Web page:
Try to manage your stress levels! Don’t get too caught up in social media. At the end of the day, it’s all about the songs. People get too focused on all the promotion these days cos there’s so many platforms to promote (with), but I think at the end of the day the songs will find their own way. That’s where most of the energy should be focused. I think the internet can become a distraction at times – use it to your advantage, not to your detriment.
4. In my opinion, the most important issue facing the music industry is… (and what do you think would be a good solution?)
I would just say all the debates that are happening about downloading vs. this and that, and the debates about the internet, again – all that kind of stuff. It just makes me feel a bit numb. I just think you’ve gotta get back to the grass roots of where music comes from, and that’s just the songs. You’ve gotta try to write good music, good songs, keep a purity there, and not worry. That’s another thing for bands, too, is to try not to worry what other people are doing. You worry that you’re not getting the same attention, (but) there’s room for everyone. If you just focus on your craft, you’ll shine through.
So just less focus on worrying about how people get to your music, and more focus on just making good music.
Yeah! You said it better than me. (laughs)
5. When on the road, my favourite pit stops are…
There’s a lot of op shops that we always have to visit, along the road, in various country towns. I love Uncle Tom’s Pies outside of Mullumbimby, that’s always a pit stop. (I) always stop along that coast for a swim – Ballina and Byron, that kind of area. Lismore, for the Goanna Cafe, I love that one. There’s a fish and chip shop in Taree that I always try and visit, I think it’s called Chips Ahoy, or it used to be. (Ed: we found a Chips Ahoy in Coffs Harbour – but chime in in the comments if you know the one Darren’s talking about!)
6. My biggest career mistake has been…
I’m making them every day! I’m probably making it right now and I don’t even know it. I’d say – I played to really big audiences in America way back when I first went over there on a really big tour, and then I never went back to follow it up. It took like four years to get back there. That was probably a mistake.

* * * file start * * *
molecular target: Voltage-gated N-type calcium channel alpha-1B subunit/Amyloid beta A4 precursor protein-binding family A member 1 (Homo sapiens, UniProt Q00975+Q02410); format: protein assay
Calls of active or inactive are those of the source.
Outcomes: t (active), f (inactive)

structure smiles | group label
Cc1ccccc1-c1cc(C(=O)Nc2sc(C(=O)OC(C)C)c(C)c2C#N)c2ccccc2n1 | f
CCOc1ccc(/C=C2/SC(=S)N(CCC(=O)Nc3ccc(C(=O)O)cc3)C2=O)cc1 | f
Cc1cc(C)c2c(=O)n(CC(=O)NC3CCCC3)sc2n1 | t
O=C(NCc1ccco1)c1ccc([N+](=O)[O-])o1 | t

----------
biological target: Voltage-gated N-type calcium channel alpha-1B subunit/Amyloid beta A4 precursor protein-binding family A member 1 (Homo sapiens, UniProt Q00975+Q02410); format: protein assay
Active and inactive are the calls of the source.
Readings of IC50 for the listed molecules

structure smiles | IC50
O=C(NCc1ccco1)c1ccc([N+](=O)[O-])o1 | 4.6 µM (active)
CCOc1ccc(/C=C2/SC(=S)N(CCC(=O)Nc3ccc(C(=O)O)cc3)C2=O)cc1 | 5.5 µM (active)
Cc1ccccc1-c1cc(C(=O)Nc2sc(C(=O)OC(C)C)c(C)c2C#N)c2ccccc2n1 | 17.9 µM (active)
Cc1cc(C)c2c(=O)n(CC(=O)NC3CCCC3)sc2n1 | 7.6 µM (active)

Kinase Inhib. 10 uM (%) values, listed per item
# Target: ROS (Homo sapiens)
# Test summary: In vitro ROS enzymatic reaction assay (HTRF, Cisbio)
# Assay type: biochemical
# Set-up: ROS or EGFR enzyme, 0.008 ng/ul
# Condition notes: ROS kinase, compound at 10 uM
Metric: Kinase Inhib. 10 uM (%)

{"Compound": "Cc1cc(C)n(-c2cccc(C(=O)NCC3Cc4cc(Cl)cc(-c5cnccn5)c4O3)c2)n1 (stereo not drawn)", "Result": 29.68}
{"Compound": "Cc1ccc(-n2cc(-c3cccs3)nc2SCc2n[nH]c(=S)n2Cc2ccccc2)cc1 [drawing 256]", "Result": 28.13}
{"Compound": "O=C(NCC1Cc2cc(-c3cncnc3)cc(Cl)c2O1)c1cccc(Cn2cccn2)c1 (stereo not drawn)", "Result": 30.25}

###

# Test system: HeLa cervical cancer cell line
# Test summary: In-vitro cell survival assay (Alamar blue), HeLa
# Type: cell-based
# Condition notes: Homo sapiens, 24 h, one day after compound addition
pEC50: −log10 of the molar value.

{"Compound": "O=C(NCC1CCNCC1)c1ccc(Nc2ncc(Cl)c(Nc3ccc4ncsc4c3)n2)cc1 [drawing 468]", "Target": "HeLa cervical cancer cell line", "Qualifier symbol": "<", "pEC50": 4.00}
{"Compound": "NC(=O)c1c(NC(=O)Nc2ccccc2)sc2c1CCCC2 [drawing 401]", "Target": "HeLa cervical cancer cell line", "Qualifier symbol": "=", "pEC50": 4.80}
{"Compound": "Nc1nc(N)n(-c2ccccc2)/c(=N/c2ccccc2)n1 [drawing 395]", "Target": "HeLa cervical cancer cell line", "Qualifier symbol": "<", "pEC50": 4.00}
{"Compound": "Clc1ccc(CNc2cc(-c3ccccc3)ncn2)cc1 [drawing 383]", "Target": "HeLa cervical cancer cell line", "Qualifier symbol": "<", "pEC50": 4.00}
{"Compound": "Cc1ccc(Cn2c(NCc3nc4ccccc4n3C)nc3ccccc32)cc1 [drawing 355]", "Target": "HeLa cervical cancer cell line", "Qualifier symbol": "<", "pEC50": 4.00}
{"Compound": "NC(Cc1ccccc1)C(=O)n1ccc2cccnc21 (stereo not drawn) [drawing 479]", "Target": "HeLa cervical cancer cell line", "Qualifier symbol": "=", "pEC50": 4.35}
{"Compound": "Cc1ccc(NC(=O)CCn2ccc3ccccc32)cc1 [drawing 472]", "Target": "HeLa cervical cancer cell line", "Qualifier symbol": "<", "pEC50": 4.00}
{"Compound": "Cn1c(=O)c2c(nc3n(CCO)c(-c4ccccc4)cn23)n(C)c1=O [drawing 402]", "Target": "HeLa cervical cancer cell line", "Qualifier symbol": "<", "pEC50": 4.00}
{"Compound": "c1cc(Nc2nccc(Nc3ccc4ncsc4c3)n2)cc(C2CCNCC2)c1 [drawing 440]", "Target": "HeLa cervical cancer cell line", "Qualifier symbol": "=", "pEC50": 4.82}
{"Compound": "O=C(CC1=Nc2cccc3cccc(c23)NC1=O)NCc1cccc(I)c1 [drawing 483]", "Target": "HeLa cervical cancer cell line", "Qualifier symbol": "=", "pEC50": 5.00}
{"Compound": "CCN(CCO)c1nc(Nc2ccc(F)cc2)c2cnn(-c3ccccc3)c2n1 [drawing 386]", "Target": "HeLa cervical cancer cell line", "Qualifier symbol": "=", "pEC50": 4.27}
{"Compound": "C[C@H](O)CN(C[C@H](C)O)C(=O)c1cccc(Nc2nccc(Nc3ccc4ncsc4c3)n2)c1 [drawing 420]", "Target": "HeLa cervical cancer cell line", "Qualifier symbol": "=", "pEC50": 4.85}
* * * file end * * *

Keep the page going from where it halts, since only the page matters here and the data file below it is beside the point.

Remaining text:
Losing out on that potential following?
Yeah. I sold hundreds and hundreds of CDs, so all those people must be somewhere, but by the time I went back, people have moved on. People move on pretty quick.
7. My best advice for emerging artists is…
Just DIY. Don’t trust anyone else to do it, just do it yourself. If anyone puts a contract in front of you, just make sure you know what you’re doing. But I think, at the end of the day, no one’s ever going to do the job how you want it done. That’s how you learn about the industry as well, just put shows on, put your own CDs out. Don’t wait for this “big break” moment, this fictitious kind of thing – it happens to some people, I guess – where someone’s gonna come along and you’re gonna be an instant success or whatever. Just do it yourself and learn from that. And – just enjoy the ride. Don’t be looking forward to this magical moment that’s gonna happen, just enjoy the process. That’s my main advice.
Listen to the lead single from Where Did You Come From, called When You Go – and be sure to catch Darren on his album launch tour.